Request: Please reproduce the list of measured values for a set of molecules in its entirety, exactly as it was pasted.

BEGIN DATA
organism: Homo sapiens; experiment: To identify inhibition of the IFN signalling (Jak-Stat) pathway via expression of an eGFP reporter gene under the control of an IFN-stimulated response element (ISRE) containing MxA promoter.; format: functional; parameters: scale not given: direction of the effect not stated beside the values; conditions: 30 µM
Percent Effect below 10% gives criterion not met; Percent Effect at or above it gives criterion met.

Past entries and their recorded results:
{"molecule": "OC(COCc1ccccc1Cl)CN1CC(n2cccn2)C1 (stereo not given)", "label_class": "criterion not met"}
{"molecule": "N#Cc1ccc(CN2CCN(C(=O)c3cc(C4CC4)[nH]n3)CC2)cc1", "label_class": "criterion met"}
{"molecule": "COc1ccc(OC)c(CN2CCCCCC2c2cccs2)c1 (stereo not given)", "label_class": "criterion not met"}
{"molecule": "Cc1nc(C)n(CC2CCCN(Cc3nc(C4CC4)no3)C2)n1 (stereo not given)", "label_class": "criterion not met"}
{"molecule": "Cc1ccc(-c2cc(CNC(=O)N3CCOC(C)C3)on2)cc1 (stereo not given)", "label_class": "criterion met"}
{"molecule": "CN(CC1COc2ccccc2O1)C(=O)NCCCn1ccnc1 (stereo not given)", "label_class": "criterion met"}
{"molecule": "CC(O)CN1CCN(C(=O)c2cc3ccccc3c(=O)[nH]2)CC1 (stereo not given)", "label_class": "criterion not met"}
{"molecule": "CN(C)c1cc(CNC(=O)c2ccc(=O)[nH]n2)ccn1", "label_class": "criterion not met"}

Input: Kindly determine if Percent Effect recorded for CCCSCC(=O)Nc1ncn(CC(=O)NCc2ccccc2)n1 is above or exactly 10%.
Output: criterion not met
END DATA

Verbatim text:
organism: Homo sapiens; experiment: To identify inhibition of the IFN signalling (Jak-Stat) pathway via expression of an eGFP reporter gene under the control of an IFN-stimulated response element (ISRE) containing MxA promoter.; format: functional; parameters: scale not given: direction of the effect not stated beside the values; conditions: 30 µM
Percent Effect below 10% gives criterion not met; Percent Effect at or above it gives criterion met.

Past entries and their recorded results:
{"molecule": "OC(COCc1ccccc1Cl)CN1CC(n2cccn2)C1 (stereo not given)", "label_class": "criterion not met"}
{"molecule": "N#Cc1ccc(CN2CCN(C(=O)c3cc(C4CC4)[nH]n3)CC2)cc1", "label_class": "criterion met"}
{"molecule": "COc1ccc(OC)c(CN2CCCCCC2c2cccs2)c1 (stereo not given)", "label_class": "criterion not met"}
{"molecule": "Cc1nc(C)n(CC2CCCN(Cc3nc(C4CC4)no3)C2)n1 (stereo not given)", "label_class": "criterion not met"}
{"molecule": "Cc1ccc(-c2cc(CNC(=O)N3CCOC(C)C3)on2)cc1 (stereo not given)", "label_class": "criterion met"}
{"molecule": "CN(CC1COc2ccccc2O1)C(=O)NCCCn1ccnc1 (stereo not given)", "label_class": "criterion met"}
{"molecule": "CC(O)CN1CCN(C(=O)c2cc3ccccc3c(=O)[nH]2)CC1 (stereo not given)", "label_class": "criterion not met"}
{"molecule": "CN(C)c1cc(CNC(=O)c2ccc(=O)[nH]n2)ccn1", "label_class": "criterion not met"}

Input: Kindly determine if Percent Effect recorded for CCCSCC(=O)Nc1ncn(CC(=O)NCc2ccccc2)n1 is above or exactly 10%.
Output: criterion not met